Marten en Joost | Foto door Jos Kottmann

#ASK: Marten van Middelkoop & Joost Dingemans from Plasticiet

Plastic has a reputation problem, in part because many people tend to think of organic cotton and biodegradable materials when we talk about sustainable materials. But then we ignore the fact that recycling plastic is an exceptionally good way to give existing plastic a new life. And that is exactly what the Rotterdam-based company Plasticiet does. Instead of wasting it, they transform plastic into beautiful, strong and functional materials, inspired by natural stone. The result is a series of fresh and aesthetic terrazzo designs that are then transformed into timeless design objects, both by themselves and by other designers. For example, they were responsible for furnishing an Ace & Tate store, a display for Collectible Curates at MAD Paris, the interior of a London hairdresser, the entrance of the Interieur Biennale Kortrijk as well as their own series Mother of Pearl.
During Rotterdam Art Week, you can visit their studio in the STEUR building in Rotterdam, which will be open to visitors for the occasion. Gilbert Curtessi is the driving force behind this breeding ground for creatives. He wanted to create a place for makers from various disciplines, which is why you’ll find studios there of artists including Ward van Gemert and Laurids Gallée and designers like Sabine Marcelis. What is it like to work in such a dynamic place? For this edition of #ASK, we ask a number of questions to the faces behind Plasticiet: Marten van Middelkoop & Joost Dingemans.

How and why did you start Plasticiet? Where does your focus on sustainability come from and do you still have big dreams that you want to achieve with Plasticiet? 
We started Plasticiet while we were studying at art school, where we were tasked with maneuvering a future economy, actually envisioning it. I (Joost) always have trouble realising my designs when I use virgin (brand new) material, so recycling or sustainable creation is a must for me. Marten and I have been to India, where we saw all kinds of craftsmen on a small scale, working in the most creative ways, making utensils for the local industry, all made from waste. This was, and still is, a huge source of inspiration for us; nothing has to be wasted. We decided during the process that we wanted to make a semi-finished product from plastic, to allow users to let their own creativity flow, but also to take responsibility. What you make yourself is worth more than something you buy in a store. Our dream is to produce in such a way that we can find the focus to design as much as possible with the material ourselves. This would mean that we are releasing a large amount of recycled plastic into the world and that we can fully pursue our passion.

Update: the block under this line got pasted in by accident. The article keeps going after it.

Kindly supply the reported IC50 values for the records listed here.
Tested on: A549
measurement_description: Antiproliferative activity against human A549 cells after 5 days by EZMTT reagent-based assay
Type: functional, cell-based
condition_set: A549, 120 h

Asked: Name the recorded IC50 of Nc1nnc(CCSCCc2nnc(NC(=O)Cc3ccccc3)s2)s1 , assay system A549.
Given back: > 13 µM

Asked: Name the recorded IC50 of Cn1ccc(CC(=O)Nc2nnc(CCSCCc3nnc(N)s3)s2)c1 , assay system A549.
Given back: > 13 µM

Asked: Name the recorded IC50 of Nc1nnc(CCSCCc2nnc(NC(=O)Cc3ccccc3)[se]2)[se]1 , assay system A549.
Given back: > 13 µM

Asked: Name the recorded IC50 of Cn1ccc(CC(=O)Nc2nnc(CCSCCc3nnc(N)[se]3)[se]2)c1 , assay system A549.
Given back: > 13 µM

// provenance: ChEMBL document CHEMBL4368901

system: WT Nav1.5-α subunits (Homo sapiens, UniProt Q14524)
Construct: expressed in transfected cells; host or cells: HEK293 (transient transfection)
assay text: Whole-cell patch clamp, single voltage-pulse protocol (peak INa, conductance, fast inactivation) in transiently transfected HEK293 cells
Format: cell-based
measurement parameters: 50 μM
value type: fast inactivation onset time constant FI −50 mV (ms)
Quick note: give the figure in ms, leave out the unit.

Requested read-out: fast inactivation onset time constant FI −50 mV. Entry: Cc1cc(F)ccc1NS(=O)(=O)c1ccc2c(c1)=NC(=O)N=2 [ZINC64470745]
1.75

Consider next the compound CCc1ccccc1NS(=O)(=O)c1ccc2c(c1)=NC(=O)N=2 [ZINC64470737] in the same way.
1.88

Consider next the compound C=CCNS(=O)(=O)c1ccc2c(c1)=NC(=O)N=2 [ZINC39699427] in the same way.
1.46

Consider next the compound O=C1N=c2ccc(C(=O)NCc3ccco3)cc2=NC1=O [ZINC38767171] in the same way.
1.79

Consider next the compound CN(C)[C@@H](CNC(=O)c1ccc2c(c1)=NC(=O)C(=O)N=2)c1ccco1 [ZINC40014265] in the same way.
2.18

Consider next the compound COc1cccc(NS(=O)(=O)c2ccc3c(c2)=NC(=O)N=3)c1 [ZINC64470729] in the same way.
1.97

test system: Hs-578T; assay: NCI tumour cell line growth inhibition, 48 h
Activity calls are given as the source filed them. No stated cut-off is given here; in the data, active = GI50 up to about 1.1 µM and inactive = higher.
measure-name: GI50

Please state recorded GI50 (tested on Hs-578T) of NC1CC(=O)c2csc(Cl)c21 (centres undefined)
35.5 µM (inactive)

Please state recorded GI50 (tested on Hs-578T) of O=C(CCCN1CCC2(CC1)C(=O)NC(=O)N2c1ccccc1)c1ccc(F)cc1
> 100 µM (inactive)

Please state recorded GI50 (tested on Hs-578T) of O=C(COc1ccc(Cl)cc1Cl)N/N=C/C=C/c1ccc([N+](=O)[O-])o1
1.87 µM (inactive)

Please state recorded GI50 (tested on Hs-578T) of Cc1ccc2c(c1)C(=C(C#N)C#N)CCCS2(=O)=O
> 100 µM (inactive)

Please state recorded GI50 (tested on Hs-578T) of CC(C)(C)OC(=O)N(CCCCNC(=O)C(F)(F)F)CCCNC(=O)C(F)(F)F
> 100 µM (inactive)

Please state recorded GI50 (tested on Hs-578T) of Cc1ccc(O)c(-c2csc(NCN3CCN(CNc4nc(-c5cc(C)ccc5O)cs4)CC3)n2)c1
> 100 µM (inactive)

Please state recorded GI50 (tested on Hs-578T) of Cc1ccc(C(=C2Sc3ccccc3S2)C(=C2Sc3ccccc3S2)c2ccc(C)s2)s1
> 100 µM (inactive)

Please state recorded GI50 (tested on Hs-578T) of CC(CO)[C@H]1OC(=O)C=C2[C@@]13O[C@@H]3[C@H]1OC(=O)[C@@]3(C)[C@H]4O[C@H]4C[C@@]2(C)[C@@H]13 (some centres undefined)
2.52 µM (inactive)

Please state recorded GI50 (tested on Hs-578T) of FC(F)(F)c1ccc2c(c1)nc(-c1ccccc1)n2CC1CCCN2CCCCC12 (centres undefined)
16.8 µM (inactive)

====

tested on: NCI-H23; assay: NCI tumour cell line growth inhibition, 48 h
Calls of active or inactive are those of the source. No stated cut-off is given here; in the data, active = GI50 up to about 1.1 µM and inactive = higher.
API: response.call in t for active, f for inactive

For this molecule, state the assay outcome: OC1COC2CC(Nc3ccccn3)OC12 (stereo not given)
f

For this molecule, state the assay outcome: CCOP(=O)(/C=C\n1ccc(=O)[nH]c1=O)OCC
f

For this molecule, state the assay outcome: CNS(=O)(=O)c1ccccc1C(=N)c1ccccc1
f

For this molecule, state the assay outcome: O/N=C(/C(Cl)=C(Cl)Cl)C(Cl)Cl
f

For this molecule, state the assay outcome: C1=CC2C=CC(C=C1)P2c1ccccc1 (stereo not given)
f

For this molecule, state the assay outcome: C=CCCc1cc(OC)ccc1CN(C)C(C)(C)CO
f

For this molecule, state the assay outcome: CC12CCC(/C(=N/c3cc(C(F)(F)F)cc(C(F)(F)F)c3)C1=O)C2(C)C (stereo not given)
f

Ace And Tate store designed by Plasticiet with Ace And Tate, made by Teamwork. Picture credit: Lennart Wiedemuth

What is it like to work in the STEUR Building? What makes this breeding ground special and in what ways can you further develop your practice there? 
We have been in the building for about 4 years now. What makes this place special is that there are all kinds of different creatives and that you are outside of the busy city centre, in an industrial area that sometimes appears deserted. But a lot has changed over the past four years and more and more people and restaurants/cafés are heading this way. There’s an element of fun to that, but it’s also a clear form of gentrification. At the moment we have the freedom to do what we want without causing a lot of inconvenience, because it is so sparsely ‘populated’ here.

How would you describe your relationship with the city of Rotterdam?
I moved here about 8 years ago while I had never actually been to Rotterdam. I started to appreciate the city more and more and when I come home, now barely recognise my past life. Rotterdam can be an ugly city at first, but as it grows on you, you start to find the pearls that actually make the city what it is. I feel at home here.